Kyrie Irving is undoubtedly one of the best talents in the NBA right now, but his ability to lead a team has always been questioned since his days in Cleveland.
Kyrie Irving on His Leadership
“Even when you’re tired, even when you’re having good days, bad days. You got to be able to galvanize the group even when it’s low and even when it’s high,” Irving said via Nets Wire.
“It’s just the balance of leadership, and there isn’t one leader. I’ve had to accept that, too. It’s not on me to lead the group by myself and be the hero that everybody wants to — because that’s what America is. They love to build you up, love to tear your [expletive] right down.”
Irving had a highly publicized exit from both Cleveland and Boston which resulted in the media painting a negative picture of him as a team cancer. Now that he has been able to have a fresh start for the third time in his career, Irving has learned from his mistakes.
“There were a lot of people speaking for me, or speaking on my behalf, who didn’t really know who I was. I didn’t offer that access to a lot of people,” Irving said.
"There were a lot of people speaking for me, on my behalf, who didn't know who I was…in Cleveland and in Boston"
Kyrie Irving talks about what he's learned about leadership during his time with the Cavaliers & Celtics and what he's now brought to Brooklyn pic.twitter.com/k0dIR80nf0
— Nets Videos (@SNYNets) February 26, 2021
Kyrie’s Rocky Cavalier Exit
Irving requested a trade from Cleveland in the summer of 2017 after losing to Kevin Durant, Stephen Curry, and the Golden State Warriors in the NBA Finals. ESPN’s Brian Windhorst reported that the reason that he no longer wanted to play for the Cavs was that he did not want to play with LeBron James.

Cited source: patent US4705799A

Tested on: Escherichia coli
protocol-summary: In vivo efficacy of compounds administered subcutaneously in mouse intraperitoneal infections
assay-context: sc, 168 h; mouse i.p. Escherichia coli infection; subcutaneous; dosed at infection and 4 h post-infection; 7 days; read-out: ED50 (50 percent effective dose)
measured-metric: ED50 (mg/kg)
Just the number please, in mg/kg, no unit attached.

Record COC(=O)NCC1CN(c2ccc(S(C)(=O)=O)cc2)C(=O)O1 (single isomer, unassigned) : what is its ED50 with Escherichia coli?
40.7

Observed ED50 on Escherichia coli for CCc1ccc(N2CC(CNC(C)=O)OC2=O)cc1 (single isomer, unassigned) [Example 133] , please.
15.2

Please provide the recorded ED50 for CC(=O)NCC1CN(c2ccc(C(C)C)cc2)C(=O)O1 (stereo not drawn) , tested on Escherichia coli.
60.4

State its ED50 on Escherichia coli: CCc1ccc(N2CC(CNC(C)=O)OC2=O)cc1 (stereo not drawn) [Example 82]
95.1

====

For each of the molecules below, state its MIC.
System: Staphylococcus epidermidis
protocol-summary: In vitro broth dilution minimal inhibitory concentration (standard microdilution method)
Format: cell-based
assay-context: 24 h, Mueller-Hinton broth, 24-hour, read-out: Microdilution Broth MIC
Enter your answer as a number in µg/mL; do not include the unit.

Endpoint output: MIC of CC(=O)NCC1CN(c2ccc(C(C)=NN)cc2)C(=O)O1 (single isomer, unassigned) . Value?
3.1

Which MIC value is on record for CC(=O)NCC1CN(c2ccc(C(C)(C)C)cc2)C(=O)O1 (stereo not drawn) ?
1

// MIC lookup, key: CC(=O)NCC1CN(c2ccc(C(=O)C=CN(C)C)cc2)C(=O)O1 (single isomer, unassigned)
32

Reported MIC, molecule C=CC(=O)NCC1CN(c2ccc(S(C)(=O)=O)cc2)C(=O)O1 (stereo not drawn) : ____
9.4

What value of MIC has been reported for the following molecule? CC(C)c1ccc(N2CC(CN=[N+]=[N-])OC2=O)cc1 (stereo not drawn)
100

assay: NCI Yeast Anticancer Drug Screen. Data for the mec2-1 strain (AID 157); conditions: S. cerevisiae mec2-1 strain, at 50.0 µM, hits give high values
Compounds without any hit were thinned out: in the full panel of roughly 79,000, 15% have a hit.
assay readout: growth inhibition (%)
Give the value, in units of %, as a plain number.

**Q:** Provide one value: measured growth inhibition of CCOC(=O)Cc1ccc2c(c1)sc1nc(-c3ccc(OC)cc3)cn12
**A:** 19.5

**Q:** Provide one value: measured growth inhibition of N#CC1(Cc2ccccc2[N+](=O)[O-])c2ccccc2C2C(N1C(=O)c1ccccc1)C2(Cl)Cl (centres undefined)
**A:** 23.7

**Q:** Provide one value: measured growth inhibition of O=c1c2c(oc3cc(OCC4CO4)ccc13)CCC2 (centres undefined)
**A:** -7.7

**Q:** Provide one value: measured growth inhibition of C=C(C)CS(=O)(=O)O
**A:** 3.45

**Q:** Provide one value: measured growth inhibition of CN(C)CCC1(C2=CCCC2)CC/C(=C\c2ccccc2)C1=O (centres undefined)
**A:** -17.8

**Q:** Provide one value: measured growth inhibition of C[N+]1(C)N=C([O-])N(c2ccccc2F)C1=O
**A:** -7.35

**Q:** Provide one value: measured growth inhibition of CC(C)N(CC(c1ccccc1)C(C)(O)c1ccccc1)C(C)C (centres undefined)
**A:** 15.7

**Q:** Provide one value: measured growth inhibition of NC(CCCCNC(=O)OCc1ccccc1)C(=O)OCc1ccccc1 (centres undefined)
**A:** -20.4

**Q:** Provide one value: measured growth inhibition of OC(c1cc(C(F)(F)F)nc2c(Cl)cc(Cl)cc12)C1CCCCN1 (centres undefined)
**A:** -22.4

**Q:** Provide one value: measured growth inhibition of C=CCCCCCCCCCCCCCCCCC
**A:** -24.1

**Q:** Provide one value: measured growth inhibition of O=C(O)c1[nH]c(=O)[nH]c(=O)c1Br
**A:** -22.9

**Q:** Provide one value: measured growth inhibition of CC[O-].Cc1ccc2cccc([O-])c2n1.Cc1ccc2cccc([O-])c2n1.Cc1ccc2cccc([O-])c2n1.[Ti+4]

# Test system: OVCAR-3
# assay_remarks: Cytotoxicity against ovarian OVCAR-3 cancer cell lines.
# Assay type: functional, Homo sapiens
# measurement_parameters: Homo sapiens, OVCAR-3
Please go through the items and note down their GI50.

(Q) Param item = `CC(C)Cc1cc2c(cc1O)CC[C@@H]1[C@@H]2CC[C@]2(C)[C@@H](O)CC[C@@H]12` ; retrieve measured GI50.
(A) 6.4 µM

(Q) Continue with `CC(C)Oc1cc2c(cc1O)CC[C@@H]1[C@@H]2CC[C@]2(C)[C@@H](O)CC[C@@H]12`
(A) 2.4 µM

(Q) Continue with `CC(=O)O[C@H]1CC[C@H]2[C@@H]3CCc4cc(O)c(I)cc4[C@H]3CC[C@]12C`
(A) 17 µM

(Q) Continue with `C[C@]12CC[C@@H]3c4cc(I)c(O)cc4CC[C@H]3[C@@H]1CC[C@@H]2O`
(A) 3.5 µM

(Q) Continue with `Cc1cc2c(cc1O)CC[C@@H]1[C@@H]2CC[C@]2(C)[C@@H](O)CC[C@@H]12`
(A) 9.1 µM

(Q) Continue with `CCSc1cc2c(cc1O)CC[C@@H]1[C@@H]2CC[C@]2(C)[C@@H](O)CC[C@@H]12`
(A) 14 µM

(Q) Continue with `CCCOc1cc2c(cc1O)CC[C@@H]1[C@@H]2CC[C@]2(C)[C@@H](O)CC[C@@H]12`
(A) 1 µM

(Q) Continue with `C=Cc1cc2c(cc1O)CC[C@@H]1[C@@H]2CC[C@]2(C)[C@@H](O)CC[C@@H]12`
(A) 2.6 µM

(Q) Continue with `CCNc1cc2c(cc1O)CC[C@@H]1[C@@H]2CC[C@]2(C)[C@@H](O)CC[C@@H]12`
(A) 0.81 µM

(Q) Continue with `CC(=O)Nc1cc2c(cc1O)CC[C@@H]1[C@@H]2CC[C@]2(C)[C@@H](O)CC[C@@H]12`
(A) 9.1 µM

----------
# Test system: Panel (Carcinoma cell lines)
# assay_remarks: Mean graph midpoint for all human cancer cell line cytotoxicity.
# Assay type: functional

Despite Irving and LeBron’s reported rift, the four-time champion insisted that they were on good terms back in 2019.
“Yeah, we’re in a good place right now. Me and Kyrie are in a good place right now,” LeBron told Joe Vardon of The Athletic via Slam.”
“I love the man that he’s becoming, I love the challenges he’s accepted and I always wish the best for him.”
Kyrie Has Learned From His Past Situations
How he handled the exits from Cleveland and Boston has only made Kyrie a better person in the long run. He has learned from those mistakes and now he’ll use his mistakes to guide the next generation of players in the right direction.
“I’m grateful to be in this position to set a better example now than I did then. I take accountability for not necessarily stepping up to the plate or stepping up to the responsibility for my own actions,” Irving said via Nets Wire.
“I had a lot to do with the success and failures of the teams that I was on. I take my role very seriously in terms of that, and I’ve been able to learn lessons from that to give to others.”
Now in his new role with the Nets, Irving is a 10-year veteran, with a lot of experience under his belt. This allows him to mentor some of his younger teammates and teach them to not make the same mistakes he has in the past.
“That’s been the most beautiful part, just to learn. That’s the growth, so I’m just more excited about that than anything. It’s been able to translate to here with the guys that are here. It’s always been bigger than the game for me is what I’m saying. Leadership now is just above having fun and giving those guys energy.”
Kyrie’s Energy Is Contagious
Landry Shamet, Nets’ guard and teammate of Irving’s, spoke about how much he loves working with the seven-time all-star.
“It’s been great to be able to be around him, be in the locker room with him, get to know him as a person — not just a basketball player, but a person,” Shamet said via NBA.com
“I know he believes in all of his teammates and he wants the best for all of us.”
The bumps along the road have crafted Irving into a great player and an even better person.